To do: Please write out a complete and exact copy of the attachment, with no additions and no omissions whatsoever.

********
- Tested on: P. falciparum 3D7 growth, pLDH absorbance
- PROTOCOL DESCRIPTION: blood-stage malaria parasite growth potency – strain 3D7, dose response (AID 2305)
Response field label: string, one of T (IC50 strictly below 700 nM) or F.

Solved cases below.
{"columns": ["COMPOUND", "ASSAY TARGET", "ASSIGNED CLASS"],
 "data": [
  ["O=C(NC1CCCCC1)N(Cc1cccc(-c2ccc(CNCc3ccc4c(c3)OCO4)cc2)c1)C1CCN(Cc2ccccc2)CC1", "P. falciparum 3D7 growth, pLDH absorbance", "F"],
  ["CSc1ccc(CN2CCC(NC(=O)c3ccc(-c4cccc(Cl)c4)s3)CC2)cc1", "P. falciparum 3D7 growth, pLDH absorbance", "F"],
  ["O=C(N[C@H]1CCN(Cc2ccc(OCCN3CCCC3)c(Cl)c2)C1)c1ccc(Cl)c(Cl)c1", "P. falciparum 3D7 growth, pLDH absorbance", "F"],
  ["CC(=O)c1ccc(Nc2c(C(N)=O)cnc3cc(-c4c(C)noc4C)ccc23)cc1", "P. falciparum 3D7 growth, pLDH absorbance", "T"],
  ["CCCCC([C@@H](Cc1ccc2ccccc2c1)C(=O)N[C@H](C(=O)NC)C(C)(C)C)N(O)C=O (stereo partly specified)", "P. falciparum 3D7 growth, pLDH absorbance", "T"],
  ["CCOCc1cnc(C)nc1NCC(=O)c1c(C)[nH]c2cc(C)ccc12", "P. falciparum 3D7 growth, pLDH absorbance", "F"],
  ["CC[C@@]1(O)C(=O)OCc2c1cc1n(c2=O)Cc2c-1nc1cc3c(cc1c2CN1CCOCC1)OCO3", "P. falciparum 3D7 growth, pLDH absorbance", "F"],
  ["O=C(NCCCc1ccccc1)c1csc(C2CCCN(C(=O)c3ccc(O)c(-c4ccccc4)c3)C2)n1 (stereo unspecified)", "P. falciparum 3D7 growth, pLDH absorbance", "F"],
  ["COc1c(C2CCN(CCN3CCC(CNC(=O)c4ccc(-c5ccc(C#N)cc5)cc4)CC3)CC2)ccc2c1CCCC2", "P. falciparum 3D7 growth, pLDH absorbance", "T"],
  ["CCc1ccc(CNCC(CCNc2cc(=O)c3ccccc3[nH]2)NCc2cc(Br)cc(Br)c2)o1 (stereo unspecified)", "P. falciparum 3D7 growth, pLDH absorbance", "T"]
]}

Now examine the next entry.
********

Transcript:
- Tested on: P. falciparum 3D7 growth, pLDH absorbance
- PROTOCOL DESCRIPTION: blood-stage malaria parasite growth potency – strain 3D7, dose response (AID 2305)
Response field label: string, one of T (IC50 strictly below 700 nM) or F.

Solved cases below.
{"columns": ["COMPOUND", "ASSAY TARGET", "ASSIGNED CLASS"],
 "data": [
  ["O=C(NC1CCCCC1)N(Cc1cccc(-c2ccc(CNCc3ccc4c(c3)OCO4)cc2)c1)C1CCN(Cc2ccccc2)CC1", "P. falciparum 3D7 growth, pLDH absorbance", "F"],
  ["CSc1ccc(CN2CCC(NC(=O)c3ccc(-c4cccc(Cl)c4)s3)CC2)cc1", "P. falciparum 3D7 growth, pLDH absorbance", "F"],
  ["O=C(N[C@H]1CCN(Cc2ccc(OCCN3CCCC3)c(Cl)c2)C1)c1ccc(Cl)c(Cl)c1", "P. falciparum 3D7 growth, pLDH absorbance", "F"],
  ["CC(=O)c1ccc(Nc2c(C(N)=O)cnc3cc(-c4c(C)noc4C)ccc23)cc1", "P. falciparum 3D7 growth, pLDH absorbance", "T"],
  ["CCCCC([C@@H](Cc1ccc2ccccc2c1)C(=O)N[C@H](C(=O)NC)C(C)(C)C)N(O)C=O (stereo partly specified)", "P. falciparum 3D7 growth, pLDH absorbance", "T"],
  ["CCOCc1cnc(C)nc1NCC(=O)c1c(C)[nH]c2cc(C)ccc12", "P. falciparum 3D7 growth, pLDH absorbance", "F"],
  ["CC[C@@]1(O)C(=O)OCc2c1cc1n(c2=O)Cc2c-1nc1cc3c(cc1c2CN1CCOCC1)OCO3", "P. falciparum 3D7 growth, pLDH absorbance", "F"],
  ["O=C(NCCCc1ccccc1)c1csc(C2CCCN(C(=O)c3ccc(O)c(-c4ccccc4)c3)C2)n1 (stereo unspecified)", "P. falciparum 3D7 growth, pLDH absorbance", "F"],
  ["COc1c(C2CCN(CCN3CCC(CNC(=O)c4ccc(-c5ccc(C#N)cc5)cc4)CC3)CC2)ccc2c1CCCC2", "P. falciparum 3D7 growth, pLDH absorbance", "T"],
  ["CCc1ccc(CNCC(CCNc2cc(=O)c3ccccc3[nH]2)NCc2cc(Br)cc(Br)c2)o1 (stereo unspecified)", "P. falciparum 3D7 growth, pLDH absorbance", "T"]
]}

Now examine the next entry.